the COR input on the COR Board.
This
turns
on
the
repeater
transmitter.
Second, the ground
signal at E13 is applied to or-gate U1A, which energizes relay K1 through
switch U1-B. R32, CR3, and C26 in
the line to U1-A provide a time delay
of about one second between the time
the DTMF Board commands the
autopatch to turn on and the time the
relay actually energizes.
This
prevents the tail end of the last digit
in the sequence which energizes the
autopatch from being applied to the
tele phone line and thereby being
construed by the telephone exchange
as the first digit in the telephone
number.
The phone patch relay also can be
activated by timer U3. If someone
calls in on the phone line, optocoupler U2 detects the ringing
voltage, and U3 activates the relay for
about 60 seconds. This is sufficient
time to give a tone command or listen
to the repeater re ceiver to hear what
is on the input frequency. During the
60 seconds, a tone command may be
given to turn the re peater or the
autopatch on or off or to perform any
other function which the DTMF Board
is programmed to do. If the autopatch
is turned on, of course, then it stays
on even after the 60 second period
elapses.
The COR Module keying output at
E12 is activated by Q1 whenever the
autopatch is turned on, as previously
described. It also is activated by Q2
and Q3 via or-gate CR2 whenever the
©1998 Hamtronics, Inc.; Hilton NY; USA. All rights reserved. Hamtronics is a registered trademark.
Revised: 11/27/01
- Page 1 -
receiver squelch is open. This is the
manner in which the COR line is
activated when the autopatch is off,
during basic repeater operation. Q2
also switches bias to Q4, and Q3
switches
bias
to
mute
U1-D,
whenever the receiver squelch is
open.
(COS = carrier operated
switch).
CONSTRUCTION.
Assembly is fairly simple. Refer to
the parts list and the component location diagram during construction.
Caution: The pc board uses platedthrough holes for easy construction. Soldering need be done only on underside
of board. However, because it is more
difficult to unsolder plated-through
boards, be sure parts are in the correct
place before soldering. Be careful not to
interchange parts which look similar,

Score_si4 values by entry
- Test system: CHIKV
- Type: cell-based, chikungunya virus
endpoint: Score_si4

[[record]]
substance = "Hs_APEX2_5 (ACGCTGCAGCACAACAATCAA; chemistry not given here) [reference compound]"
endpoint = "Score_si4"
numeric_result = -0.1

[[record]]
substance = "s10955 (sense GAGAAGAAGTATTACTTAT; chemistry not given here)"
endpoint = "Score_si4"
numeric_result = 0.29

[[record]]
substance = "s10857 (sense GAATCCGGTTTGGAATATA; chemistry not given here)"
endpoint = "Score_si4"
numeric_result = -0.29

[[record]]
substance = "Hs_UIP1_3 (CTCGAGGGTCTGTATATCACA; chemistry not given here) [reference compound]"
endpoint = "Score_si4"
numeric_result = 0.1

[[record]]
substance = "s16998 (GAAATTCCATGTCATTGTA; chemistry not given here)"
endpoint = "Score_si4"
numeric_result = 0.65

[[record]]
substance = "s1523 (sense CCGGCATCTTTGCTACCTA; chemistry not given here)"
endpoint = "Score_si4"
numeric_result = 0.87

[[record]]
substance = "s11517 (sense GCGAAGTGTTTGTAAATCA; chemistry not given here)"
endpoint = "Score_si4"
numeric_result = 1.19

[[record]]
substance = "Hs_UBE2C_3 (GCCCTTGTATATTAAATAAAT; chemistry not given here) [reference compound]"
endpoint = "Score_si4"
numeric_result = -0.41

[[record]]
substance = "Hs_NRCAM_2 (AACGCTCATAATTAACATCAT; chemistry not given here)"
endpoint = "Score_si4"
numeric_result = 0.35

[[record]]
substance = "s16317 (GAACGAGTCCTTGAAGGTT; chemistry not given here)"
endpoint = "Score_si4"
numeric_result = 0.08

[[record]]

e.g., resistors with similar color codes.
Be sure to observe polarity on
transistors,
diodes,
electrolytic
capacitors, and ic's.
Note that the pc board was designed
for a relay which is no longer available.
Therefore,
some
adaptations
are
necessary to use another style of relay.
a. Orient board as shown in the
component location diagram. Be sure
the proper side is up.
b. Locate relay K1, which is blue
and has four leads. Cut four one inch
lengths of #22 bus wire, and wrap the
ends around the relay leads as shown.
Tack solder bus wires to relay leads.
Be careful not to stress the relay
leads and break them.
c. Lay the relay down on the pc
board, and solder the bus wires to the
pads on the board as shown. Note
that the old relay had two rows of five
large pads for its connections. The
bus wires from the new relay connect
to four of those pads. Make sure you
use the correct ones.
d. Find R33 and C99 from the
parts list and install them on the
board as follows. Note that the board
was originally designed for R33 to be
installed horizontally between two
pads, as you might surmise from the
original
parts
location
drawing.
However, it is necessary to connect
C99 in series with R33 in order to use
the new relay. Therefore, the lead of
R33 closest to the relay no longer
connects directly to the board. See
the detail to the left of the drawing.
The leads of C99 are bent so that one
goes down into the board where R33
originally connected. Do not trim the
lead off. Instead, bend the C99 lead
under the board and use it as a
jumper to connect to the second pad
from the right of the row of five
original relay pads, as shown in the
drawing. Solder the lead at both pads.
Install R33 on an angle as shown,
with one lead tack soldered to the top
lead of C99, as shown in the detail.